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  7. How do you describe your work to someone you meet at a cocktail party?
    tough ? (not many cocktail parties in Seattle that I go to) I represent internet/media companies in disputes & advise them on risk
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  8. You need to get out more…. How has the economic crisis affected your clients?
    ha! most are doing ok .. everyone is trying to save $$, but this has resulted in more work coming my way
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  9. How have your marketing objectives evolved over the past year? What’s driving that evolution?
    I enjoy blogging, but I’d like to create more client-friendly content..the social web has helped me see how this may be useful
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  10. What do you consider to be the biggest change in the legal profession over the past 12 months?
    law firms finally realized they don’t hold all the cards vis a vis clients..also a basic change in the young lawyer’s place
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  11. Indeed. If you had last year to do all over again, what would you do differently? Why?
    turn away more work and be much more selective – the intangible (non-monetary) effects of the work you do are significant!
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  12. Interesting. You recently blogged about making a “clean break” from your blog to start a new 1. How did that end up?
    I’ve been blogging at Prof. Goldman’s blog, which rocks (hope to continue that) .. I may launch another blog as well
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  13. You touched on this earlier: how has your social media and social networking activity evolved over the past year?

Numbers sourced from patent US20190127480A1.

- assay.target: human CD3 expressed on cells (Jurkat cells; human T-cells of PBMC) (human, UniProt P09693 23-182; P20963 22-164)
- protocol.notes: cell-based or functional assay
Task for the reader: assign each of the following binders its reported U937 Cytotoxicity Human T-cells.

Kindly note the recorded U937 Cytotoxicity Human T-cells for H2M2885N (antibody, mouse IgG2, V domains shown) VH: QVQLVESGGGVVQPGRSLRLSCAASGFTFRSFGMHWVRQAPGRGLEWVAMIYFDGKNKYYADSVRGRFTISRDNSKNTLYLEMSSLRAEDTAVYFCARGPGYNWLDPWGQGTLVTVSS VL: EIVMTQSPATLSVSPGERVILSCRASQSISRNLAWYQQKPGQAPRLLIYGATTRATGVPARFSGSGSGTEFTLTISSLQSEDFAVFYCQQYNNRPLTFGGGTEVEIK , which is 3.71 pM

lots more Twitter! I’m pretty unstructured about SM, I’ve tried to regulate it, but that’s not my personality
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  14. Have you seen any impact on referrals and/or client engagements coming from your Web 2.0 activities?
    no direct retention or referrals, but that’s not my goal – I do it for fun, to stay informed, and chat with folks
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  15. Last year “a loss of confidence in the system” = most sig issue facing legal profession. Still true? Why or why not?
    fair statement, the client/firm/associate/billable hour dynamic has (unresolved) issues..the basic structure needs tweaking
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  16. What’s the next big frontier of technology for the legal profession?
    telepresence? – inexpensive technology that ‘simulates’ face-to-face?..minority report?..there’s always the iPad :-)
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  17. What will the legal landscape look like in 10 years?
    for starters I may be retired ;-) .. types of matters that typically go to a lawyer may narrow, lots of private resolution
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  18. Retire? Sounds like a set-up for the next question…. What would you do if you weren’t a lawyer?
    own a restaurant, or a B&B, maybe have a cooking show or magazine (better yet a blog – I hear this pays!)?
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  19. How do you want to be remembered?